This passage in Genesis describes a time when all of humanity resided in one place and spoke one language, a vision of unity that sounds awfully appealing today. Imagine how our perception of the world’s economic and environmental challenges would change if we saw ourselves as part of one global community, with loyalties that reached beyond our particular region, state, or nation. And think of how delightful it would be to freely communicate our hopes and dreams, our joys and sorrows, to anyone in the world in words they could fully understand! Sadly, in the story of the Tower of Babel, the fruit of unity is not recognition of our interdependence, but an overweening ambition tinged with fear. Rather than tend to one another’s deeper needs, humanity seeks to build a monument to itself, one that will reach the highest heavens and, presumably, place all people on an equal footing with God. Indeed, God observes that nothing they propose to do going forward will be impossible for them.
We might think that in a world where nothing is impossible for us, everything would be better. If so, then God’s decision to confuse our language is, well, confusing! But if the truth be told, the rush to satisfy our own desires might once again result in displays of foolish pride rather than mutual progress. After all, we still seek to glorify ourselves through the pursuit of wealth and material possessions, the twin towers of our own making. On the other hand, acknowledging our reliance on God tempers our pride and fosters a sense of humility. Humility is a great gift, for in recognizing our own shortcomings, we sow the seeds of compassion for others. Solidarity rooted in compassion, rather than vanity, is the form of unity that God wishes for us.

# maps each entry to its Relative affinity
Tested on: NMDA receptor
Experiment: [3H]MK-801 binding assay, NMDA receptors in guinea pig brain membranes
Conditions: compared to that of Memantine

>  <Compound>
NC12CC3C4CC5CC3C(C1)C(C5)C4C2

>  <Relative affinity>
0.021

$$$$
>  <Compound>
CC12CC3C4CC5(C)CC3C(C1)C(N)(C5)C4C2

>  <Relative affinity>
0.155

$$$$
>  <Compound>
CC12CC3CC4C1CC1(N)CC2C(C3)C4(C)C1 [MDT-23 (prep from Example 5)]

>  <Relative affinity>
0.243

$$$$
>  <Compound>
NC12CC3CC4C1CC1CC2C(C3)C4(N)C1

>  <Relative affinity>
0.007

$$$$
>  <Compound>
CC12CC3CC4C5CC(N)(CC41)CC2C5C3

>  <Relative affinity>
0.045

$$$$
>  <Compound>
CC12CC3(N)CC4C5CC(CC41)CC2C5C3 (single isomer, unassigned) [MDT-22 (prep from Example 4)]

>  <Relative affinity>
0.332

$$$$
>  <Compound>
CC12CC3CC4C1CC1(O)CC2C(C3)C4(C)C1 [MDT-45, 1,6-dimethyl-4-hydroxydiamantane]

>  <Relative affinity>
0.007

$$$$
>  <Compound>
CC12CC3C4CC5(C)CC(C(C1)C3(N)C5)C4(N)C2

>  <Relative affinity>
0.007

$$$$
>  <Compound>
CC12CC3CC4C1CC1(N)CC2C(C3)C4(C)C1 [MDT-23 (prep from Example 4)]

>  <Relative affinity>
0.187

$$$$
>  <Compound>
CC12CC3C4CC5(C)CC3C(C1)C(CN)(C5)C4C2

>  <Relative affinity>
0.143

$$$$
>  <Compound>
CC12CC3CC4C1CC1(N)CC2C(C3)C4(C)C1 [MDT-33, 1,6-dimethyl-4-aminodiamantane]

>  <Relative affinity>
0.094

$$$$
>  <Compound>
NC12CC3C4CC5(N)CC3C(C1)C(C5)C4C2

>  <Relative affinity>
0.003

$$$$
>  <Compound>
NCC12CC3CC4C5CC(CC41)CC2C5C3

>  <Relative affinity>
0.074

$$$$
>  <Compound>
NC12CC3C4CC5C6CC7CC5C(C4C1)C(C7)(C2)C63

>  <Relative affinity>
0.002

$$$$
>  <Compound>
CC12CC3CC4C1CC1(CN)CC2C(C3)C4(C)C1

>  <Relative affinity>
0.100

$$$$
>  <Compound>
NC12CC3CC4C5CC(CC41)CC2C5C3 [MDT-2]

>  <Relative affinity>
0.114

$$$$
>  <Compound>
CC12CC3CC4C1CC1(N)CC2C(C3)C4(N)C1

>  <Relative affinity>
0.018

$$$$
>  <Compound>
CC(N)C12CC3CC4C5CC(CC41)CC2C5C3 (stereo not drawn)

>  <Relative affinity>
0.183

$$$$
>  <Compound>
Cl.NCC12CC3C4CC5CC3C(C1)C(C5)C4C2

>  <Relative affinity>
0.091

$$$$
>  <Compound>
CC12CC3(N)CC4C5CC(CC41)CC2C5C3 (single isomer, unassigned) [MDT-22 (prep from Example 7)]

- How has your own pride affected your relationship with God? With others?
- What would be a humbler and more productive and way of engaging in dialogue with those who don’t “speak our language,” whether we encounter them in church or elsewhere?
Psalm 104:25–35, 37
We read today’s psalm in robust praise of the God who has created “all that is, seen and unseen,” as the words of the Nicene Creed attest. However, the psalm also reminds us that all of creation, including us, still depends on God. God sends forth his Spirit, the psalmist tells us, and the world is not only formed but continuously renewed. We should rejoice not only in the fact of creation but in the gift of the Spirit that works to renew God’s world with each and every day.
- Can you recall a time when you were especially dependent upon God’s grace? What events brought you to that realization?
- Looking back, how did the Holy Spirit sustain and renew you?
Paul testifies that when we allow ourselves to be led by the Spirit of God, we show ourselves to be children of God. Having been adopted by God, we nevertheless still share with Christ as heirs to God’s promise of new life. Paul suggests that when we suffer, we should recall that Christ suffered, yet ultimately was glorified. May we one day share in Christ’s glory.
- What would it mean for us to allow ourselves to be led by the Spirit of God?
- Is suffering inevitable, even for the children of God? Is it necessary for us to experience suffering to more deeply appreciate the redemption offered through Christ?